March 14, 2010 2 Comments
There are some typical trope settings to video games: a war zone, an apocalyptic land, zombies ate my neighbors, and even to hell and back. The themes usually applied to such miserable settings is a dark one, further hitting home that where you are, in a video game, is not a nice place to be. It’s a common story element to try and bring fear to the player in the way a bayou at dusk with fog on the horizon and the howling of woodland creatures would inspire worry. It’s the sense and feeling of waiting for it, and waiting for it—the anticipation that something may jump out at you at any moment. Or perhaps the lack of anticipating anything at all on a barren world.
Setting is part of the triad to story-telling. For any story to work, it needs characters, a plot, and a setting. Each is as crucial to the other and they usually need to go hand-in-hand with one another if the story is going to be any sorts of good. But just like a horror novel, you have to make sure that what you’re writing (and in this case, developing) is going to be enjoyable to the target demographic of gamers.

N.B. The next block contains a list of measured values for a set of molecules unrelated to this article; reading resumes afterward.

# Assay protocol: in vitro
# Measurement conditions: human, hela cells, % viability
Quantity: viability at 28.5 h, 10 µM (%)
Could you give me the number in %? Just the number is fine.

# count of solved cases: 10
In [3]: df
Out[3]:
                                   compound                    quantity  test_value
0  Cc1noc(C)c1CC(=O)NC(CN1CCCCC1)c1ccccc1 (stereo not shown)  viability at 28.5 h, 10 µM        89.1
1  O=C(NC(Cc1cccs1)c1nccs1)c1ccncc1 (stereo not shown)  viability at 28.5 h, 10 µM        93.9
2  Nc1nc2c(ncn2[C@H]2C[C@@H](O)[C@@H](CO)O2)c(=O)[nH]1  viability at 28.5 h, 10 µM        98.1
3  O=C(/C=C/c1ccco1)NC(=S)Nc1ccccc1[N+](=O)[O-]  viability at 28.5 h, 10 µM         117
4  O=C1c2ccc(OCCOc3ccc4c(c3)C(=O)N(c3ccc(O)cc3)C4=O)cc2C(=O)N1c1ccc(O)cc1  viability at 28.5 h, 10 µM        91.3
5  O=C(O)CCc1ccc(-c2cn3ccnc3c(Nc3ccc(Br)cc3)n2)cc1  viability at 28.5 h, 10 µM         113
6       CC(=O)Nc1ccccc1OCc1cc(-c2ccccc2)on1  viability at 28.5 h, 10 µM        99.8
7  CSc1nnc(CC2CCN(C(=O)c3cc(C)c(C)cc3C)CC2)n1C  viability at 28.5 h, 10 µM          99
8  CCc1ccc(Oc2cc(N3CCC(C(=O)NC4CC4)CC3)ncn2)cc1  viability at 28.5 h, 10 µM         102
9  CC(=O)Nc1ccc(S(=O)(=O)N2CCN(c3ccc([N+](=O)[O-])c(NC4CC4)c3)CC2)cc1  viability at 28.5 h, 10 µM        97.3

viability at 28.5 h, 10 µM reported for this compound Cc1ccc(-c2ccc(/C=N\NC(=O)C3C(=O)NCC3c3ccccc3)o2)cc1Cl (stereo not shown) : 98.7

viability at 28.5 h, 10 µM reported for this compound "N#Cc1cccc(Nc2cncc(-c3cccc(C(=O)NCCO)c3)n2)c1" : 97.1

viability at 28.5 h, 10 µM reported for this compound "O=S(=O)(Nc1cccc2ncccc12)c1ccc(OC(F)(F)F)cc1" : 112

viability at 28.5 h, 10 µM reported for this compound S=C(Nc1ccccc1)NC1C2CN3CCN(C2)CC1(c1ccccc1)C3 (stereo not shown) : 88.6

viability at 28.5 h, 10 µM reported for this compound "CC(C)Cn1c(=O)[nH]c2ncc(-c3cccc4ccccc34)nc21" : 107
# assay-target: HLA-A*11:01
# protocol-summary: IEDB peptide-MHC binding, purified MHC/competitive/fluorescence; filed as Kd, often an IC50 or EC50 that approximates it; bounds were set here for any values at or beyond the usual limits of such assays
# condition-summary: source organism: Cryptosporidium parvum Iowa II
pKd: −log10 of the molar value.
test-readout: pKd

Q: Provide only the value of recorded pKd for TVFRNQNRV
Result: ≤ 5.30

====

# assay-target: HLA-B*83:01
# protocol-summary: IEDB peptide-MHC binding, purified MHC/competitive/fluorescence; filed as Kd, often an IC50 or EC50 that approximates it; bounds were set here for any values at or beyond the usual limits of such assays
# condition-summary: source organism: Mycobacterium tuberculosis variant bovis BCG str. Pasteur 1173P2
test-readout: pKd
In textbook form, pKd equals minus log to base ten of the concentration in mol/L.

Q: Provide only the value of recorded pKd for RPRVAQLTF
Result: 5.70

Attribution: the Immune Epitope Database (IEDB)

But what exactly is enjoyable? To each is own is certainly a nice expression to apply, but do people really get their jollies from roaming around in Fallout 3’s Capital Wasteland from hours on end? Or roaming around the nine levels of Hell in Dante’s Inferno? The favelas in Modern Warfare 2? The Deep Roads in Dragon Age: Origins? Riverside campaign Death Toll in Left 4 Dead? Are these the sorts of settings that gamers enjoy spending copious amount of time (sometimes the entire length of the game) surrounding their selves in dark and dreary worlds whose color palette includes gray and brown as its main swatches? Read more of this post